At Tuesday evening’s meeting of the Goleta Water Board, several members of the public queued up to call for a moratorium on all new annexations, water connections, and meters. A response to the governor’s announcement last week of a statewide drought, they said it was consistent with Goleta’s existing water ordinances to effect the moratorium until the District’s water supply can be reassessed. Although much of the state currently faces a severe drought, groundwater aquifers and reservoirs in Santa Barbara County are currently filled to capacity.
Another issue of hot debate concerned the results of a graph which depicted groundwater levels from 1972 until today, the reason being that the 1972 level is considered to be the level at which an adequate drought buffer exists, not to be drawn upon unless there is an actual drought. The district currently has plans to pump approximately 1,800 acre-feet into Lake Cachuma to offset the deposition of carcinogens in the County’s drinking water supply during and after the Zaca Fire last summer.
Dan Wendell, an independent contractor who used to work for the Goleta Water District back in the 1980s, was hired by the District’s General Manager, Kevin Walsh, to complete a study of groundwater level readings taken from three wells located in the district. The point of contention came with the selection of the wells, with Director Bert Bertrando postulating that the wells had been “cherry picked” by someone to create data more favorable to selling more water. A round of questioning revealed that if the wells had been picked for some specific purpose, nobody knew who or why, since the selection had occurred long before any of the current board members or staff were active. Jack Ruskey, a very vocal regular at the water board meetings, cautioned against drawing upon Goleta’s drought buffer.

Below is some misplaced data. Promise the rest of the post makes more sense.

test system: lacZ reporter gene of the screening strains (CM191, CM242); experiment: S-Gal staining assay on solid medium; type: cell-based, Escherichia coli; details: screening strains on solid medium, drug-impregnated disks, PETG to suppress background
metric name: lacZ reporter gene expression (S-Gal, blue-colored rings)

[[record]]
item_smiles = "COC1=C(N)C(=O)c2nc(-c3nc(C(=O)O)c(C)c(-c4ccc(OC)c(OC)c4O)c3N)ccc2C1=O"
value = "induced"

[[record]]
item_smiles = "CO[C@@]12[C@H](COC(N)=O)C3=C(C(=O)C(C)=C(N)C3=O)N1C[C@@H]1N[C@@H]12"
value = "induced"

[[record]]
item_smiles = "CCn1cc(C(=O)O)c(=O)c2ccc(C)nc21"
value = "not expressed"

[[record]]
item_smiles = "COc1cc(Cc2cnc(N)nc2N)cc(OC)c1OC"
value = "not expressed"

According to a USGS study produced by Bertrando, some 46 wells were examined, showing water levels in the aquifer to be slightly below 1972 levels. However, because Wendell’s data showed levels to be sufficient for pumping, the Board voted 4-1 – with Bertrando casting the dissenting vote – to allow the pumping, providing it does not bring the water levels in the aquifer below 1972 levels.
The Board opted to ask for a thirty day extension to consider water usage by new development at UCSB. The university’s Long Range Development plan includes new housing, classroom and office facilities which are projected to use approximately 800 acre-feet per year of additional water. While the impacts of this increase upon the district are uncertain, a number of options are being considered, including the potential purchase by the university of 200 acre-feet per year of State water.